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Then called Arthur, noblest (boldest] of kings: 'Where be ye, my Britons, my bold thanes (knights]? The day it forth goeth; this folk against us standeth. Cause we to glide to them sharp darts enow, and teach them to ride the way towards Rome!' Even with the words that Arthur (then) said he (they) sprang forth on steed [upon steeds], as spark doth of fire. Fifty thousand were following him.

47. In the second specimen, which is from the elder text, th has been substituted for þ and , to accommodate the unpractised reader.


Line 28582. Tha nas ther na mare,

Then was there no more i than fehte to laue,

in that fight left alive, of twa hundred thusend monnen, out of 200,000 men, tha ther leien to-hawen;

that there lay cut to pieces ; buten Arthur the king one,

but Arthur the King only and of his cnihtes tweien.

and two of his knights. Arthur wes forwunded

Arthur was wounded wunderliche swithe.

dangerously much. Ther to him com a cnaue,

There to him came a youth the wes of his cunne;

who was of his kin; he wes Cadores sune,

he was son of Cador, the eorles of Cornwaile.

the earl of Cornwall. Constantin hehte the cnaue ;

Constantin hight the youth ; he wes than kinge deore.

to the king he was dear. Arthur him lokede on,

Arthur looked upon him, ther he lai on folden,

where he lay on the ground, and thas word seide,

and these words said, mid sorhfulle heorte.

with sorrowful heart. Constantin thu art wilcume,

Constantine thou art welcome, thu weore Cadores sune :

thou wert Cador's son : ich the bitache here,

I here commit to thee, mine kineriche:

my kingdom: and wite mine Bruttes,

and guide thou my Britons a to thines lifes :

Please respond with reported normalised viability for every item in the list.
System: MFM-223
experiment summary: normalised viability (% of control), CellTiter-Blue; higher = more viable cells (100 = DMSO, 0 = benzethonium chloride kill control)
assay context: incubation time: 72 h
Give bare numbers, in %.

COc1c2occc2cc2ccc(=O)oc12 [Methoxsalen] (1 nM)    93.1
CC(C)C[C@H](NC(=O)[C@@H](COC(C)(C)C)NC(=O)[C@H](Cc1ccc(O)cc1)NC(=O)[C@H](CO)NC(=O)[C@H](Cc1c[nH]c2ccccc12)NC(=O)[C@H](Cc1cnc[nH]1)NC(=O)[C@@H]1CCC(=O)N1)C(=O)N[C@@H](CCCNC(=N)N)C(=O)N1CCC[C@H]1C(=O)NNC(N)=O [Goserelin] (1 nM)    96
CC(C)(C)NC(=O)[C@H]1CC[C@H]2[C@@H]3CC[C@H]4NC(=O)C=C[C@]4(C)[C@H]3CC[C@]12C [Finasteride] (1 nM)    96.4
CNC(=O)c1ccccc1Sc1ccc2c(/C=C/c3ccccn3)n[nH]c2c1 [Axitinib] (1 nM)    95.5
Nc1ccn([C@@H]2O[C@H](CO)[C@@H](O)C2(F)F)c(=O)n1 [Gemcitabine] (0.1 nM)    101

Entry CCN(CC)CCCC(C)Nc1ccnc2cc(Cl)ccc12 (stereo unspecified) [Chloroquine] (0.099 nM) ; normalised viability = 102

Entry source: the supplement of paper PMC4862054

aye to thy life's cost : and hald heom alle tha lazen, and assure them all the laws, tha habbeoth istonden a mine dazen: that have stood in my days : and alle tha lazen gode,

and all the laws so good, tha bi Vtheres dazen stode.

that by Uther's days stood. And ich wulle varen to Aualun, And I will fare to Avalon, to uairest alre maidene;

to the fairest of all maidens ; to Argante there quene,

Argante the queen, aluen swithe sceone :

elf exceeding sheen: and heo scal mine wunden,

and she shall my wounds, makien alle isunde,

make all sound,

al hal me makien,
mid haleweize drenchen.
And seothe ich cumen wulle
to mine kineriche:
and wunien mid Brutten,
mid muchelere wuone.

Æfne than worden,
ther com of se wenden,
that wes an sceort bat lithen,
sceouen mid vthen:
and twa wimmen therinne,
wunderliche idihte:
and heo nomen Arthur anan,
and aneouste hine uereden,
and softe hine adun leiden,
and forth gunnen hine lithen.

all whole me make,
with healing drinks.
And sith return I will,
to my kingdom :
and dwell with Britons,
with mickle joy.

Even with these words,
there came from sea-ward wending,
that was a short boat sailing,
moving with the waves :
and two women therein,
of marvellous aspect :
and they took Arthur anon,
and quickly bore him off,
and softly him down laid,
and forth with him to sea they gan

to move away. Then was it come to pass what Merlin said whilome; that there should be much curious care, when Arthur out of life should fare.

Britons believe yet, that he be alive, and dwelling in Avalon, with the fairest of all elves : still look the Britons for the day of Arthur's coming o'er the sea.

Tha wes hit iwurthen, that Merlin seide whilen; that weore unimete care, of Arthures forth fare.

Bruttes ileueth 3ete, that he beo on liue, and wunnie in Aualun mid fairest alre aluen : and lokieth euere Bruttes zete, whan Arthur cume lithen.

48. A third specimen shall be taken from near the close of this voluminous work, where the elder text only is preserved.


Line 31981. þa tiden comen sone,

The tidings came soon to Cadwaðlader kinge

to Cadwalader king into Brutaine,

into Britanny, þer þar he wunede

where he was dwelling mid Alaine kinge,

with Alan the king, be wes of his cunne.

who was of his kin. Me dude him to understonde Men did him to understand of al bisse londe ;

all about this land ; hu Adelstan her com liðen,

how Athelstan had here embarked, ut of Sex londen;

coming out of Saxon parts; and hu he al Angle lond,

and how he all England sette on his agere hond ;

set on his own hand; E

and hu he sette moting,
& hu he sette husting;
and hu he sette sciren,
and makede frið of deoren;
& hu he sette halimot,
& hu he sette hundred;
and þa nomen of pan tunen,
on Sexisce runen:
and Sexis he gan kennen,
þa nomen of þan monnen:
and al me him talde,
þa tiden of pisse londe.
Wa wes Cadwaladere,
þat he wes on liue.

and how he set mote-ting,
and how he set hus-ting ;
and how he set shires,
and made law for game;
and how he set synod